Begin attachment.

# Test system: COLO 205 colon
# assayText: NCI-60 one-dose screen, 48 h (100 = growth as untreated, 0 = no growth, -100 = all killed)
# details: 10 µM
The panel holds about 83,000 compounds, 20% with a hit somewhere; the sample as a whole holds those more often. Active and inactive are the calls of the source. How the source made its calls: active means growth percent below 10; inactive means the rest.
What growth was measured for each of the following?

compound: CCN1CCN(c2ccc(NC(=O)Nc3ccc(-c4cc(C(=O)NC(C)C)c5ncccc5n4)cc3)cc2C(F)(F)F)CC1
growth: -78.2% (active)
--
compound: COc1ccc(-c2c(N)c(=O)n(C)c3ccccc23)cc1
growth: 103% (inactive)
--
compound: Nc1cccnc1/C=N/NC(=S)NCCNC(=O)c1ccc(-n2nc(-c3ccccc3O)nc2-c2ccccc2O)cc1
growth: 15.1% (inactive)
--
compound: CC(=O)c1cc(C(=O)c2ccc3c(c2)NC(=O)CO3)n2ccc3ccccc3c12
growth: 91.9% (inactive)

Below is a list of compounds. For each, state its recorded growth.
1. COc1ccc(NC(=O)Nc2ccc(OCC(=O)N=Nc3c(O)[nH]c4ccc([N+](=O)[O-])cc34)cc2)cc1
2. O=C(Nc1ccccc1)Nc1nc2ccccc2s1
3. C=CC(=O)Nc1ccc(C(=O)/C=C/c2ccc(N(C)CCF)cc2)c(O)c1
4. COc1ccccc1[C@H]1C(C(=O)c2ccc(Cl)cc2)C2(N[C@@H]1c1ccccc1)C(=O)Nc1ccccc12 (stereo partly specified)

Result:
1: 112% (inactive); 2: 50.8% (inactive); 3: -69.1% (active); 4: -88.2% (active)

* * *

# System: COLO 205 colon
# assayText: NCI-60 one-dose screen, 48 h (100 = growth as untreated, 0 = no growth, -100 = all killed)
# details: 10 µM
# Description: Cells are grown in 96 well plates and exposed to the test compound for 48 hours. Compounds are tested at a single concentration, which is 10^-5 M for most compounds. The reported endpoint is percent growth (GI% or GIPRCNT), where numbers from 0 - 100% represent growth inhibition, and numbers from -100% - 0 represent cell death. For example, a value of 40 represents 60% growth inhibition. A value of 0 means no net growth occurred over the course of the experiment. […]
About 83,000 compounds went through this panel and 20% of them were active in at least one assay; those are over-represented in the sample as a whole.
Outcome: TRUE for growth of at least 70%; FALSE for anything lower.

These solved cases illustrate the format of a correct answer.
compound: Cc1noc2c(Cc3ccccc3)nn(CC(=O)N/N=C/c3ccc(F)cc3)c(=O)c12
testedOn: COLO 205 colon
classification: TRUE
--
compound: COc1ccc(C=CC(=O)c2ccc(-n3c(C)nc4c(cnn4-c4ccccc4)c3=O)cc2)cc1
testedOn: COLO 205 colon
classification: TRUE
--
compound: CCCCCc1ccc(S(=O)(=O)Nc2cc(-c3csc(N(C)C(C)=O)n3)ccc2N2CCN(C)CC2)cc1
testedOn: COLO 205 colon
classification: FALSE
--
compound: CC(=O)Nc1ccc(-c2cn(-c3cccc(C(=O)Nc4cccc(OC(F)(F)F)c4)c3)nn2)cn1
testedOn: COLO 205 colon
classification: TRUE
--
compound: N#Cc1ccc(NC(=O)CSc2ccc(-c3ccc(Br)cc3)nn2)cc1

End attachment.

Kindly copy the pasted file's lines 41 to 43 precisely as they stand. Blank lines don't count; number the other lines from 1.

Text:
testedOn: COLO 205 colon
classification: FALSE
--